by M.M. Buckner

Cover image

Publisher: Ace
Copyright: February 2003
ISBN: 0-441-01023-7
Format: Mass market
Pages: 177

Buy at Powell's Books

Hyperthought is a head-long rush into a future where global warming and environmental catastrophe has made the surface of the earth unlivable and the equator too hot. The northern latitudes are controlled entirely by the Coms, with names like Greenland.Com and Nome.Com. (Yes, this comes across as too cute and annoying in the book as well.) The southern latitudes, what little we see of them, have a much different, more communal attitude and aren't particularly rich. The narrator, Jolie, grew up poor in the tunnels of Paris and now runs trips to the surface for rich corporate executives (I can't bring myself to call them Commies the way the book does). She falls in love with the heir to a corporate empire and then follows him into a bizarre neurological experiment in enhancing human perceptions.

This is Buckner's first novel, which I tracked down after hearing that her third novel, War Surf (in the same universe but unconnected), won the Philip K. Dick award. It's rough, with a stumble in the middle of the book, an ending that I found less interesting than the start, and a plot driver that I never much cared for. However, Buckner nails the pacing. In 177 pages, she covers ground that most SF novels would spend 300 pages exploring. The characters are into the second scene and doing things in the world by page five, and apart from a creepily weird wander through a deserted medical complex in the middle of the book, Buckner never slows down.

This is not a detailed extrapolation or a hard SF novel. It's an action-adventure with grand romance, a hissable villain, dying struggles, last-minute rescues, and dramatic dangers. Buckner never bothers to explain her world background; it's simply there, the characters start acting in it immediately, and the story drags you in and dumps you onto the scenery. And for all the fast pace, Buckner's descriptions are solid. I'm not sure I buy the mechanics of the world, but she captures the emotional impact and made me believe in how it felt to Jolie. It helps that Jolie has poor impulse control and hurls herself into new sights without taking time to think about them.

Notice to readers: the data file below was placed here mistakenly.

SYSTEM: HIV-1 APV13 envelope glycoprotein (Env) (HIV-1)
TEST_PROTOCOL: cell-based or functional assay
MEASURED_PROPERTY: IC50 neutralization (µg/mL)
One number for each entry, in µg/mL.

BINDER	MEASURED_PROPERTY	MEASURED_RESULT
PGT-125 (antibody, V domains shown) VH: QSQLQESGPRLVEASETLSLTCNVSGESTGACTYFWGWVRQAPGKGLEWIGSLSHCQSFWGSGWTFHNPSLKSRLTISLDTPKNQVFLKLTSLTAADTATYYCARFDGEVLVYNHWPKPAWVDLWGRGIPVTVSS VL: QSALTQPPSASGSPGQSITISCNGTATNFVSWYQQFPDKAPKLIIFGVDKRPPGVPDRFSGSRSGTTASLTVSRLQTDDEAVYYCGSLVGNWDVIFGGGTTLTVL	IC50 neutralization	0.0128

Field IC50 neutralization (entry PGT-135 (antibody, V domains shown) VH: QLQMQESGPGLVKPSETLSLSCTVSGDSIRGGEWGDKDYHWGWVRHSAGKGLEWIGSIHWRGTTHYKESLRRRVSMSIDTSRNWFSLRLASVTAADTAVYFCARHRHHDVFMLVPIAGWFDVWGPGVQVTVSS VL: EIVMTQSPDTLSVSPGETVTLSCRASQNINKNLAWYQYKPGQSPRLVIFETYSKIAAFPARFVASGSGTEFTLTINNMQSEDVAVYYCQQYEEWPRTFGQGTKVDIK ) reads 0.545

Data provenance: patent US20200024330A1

Where this book succeeds, it does so despite the core plot. The love story isn't half-bad, if cliched, but the Frankenstein brain experiments, the melodrama of the center portions, and the cliched dialog in confrontations with the villain bugged me. Hyperthought also has the flaw of attempting to capture a new level of human thought, and Buckner is way better at descriptions of the physical world and characters than she is at mental states and trascendent experiences. I mostly wanted the characters to stop spending time on the plot and get back to diving headlong through the world, which I expect wasn't the intended reaction.

I think Jolie is going to be a hit or miss narrator for readers. She's garrulous, irrepresibly outgoing (and a little shallow), and I thought a bit forced. She constantly throws out interjections in French (sort of), uses "preter" as a generic intensifier on everything, and at times she slips into long strings of simple sentences. Sometimes it works. Sometimes she won me over and I was wholeheartedly on her side. Other times, I was rolling my eyes and wishing she'd tone down the presentation and just tell the story. I give credit to Buckner for using a first-person narrator who doesn't fit the standard mold, but using one who comes across as manic and shallow is a risky maneuver that sometimes gets in the way of the story.

I wouldn't seek this one out, particularly if (as advertised) War Surf can be read independently. However, if you run across it sitting around, it's not much of an investment and I loved some of Buckner's descriptions. At under 200 pages and reading fast for that, it's a burst of action that doesn't require much of the reader.

Rating: 6 out of 10

Reviewed: 2007-04-26

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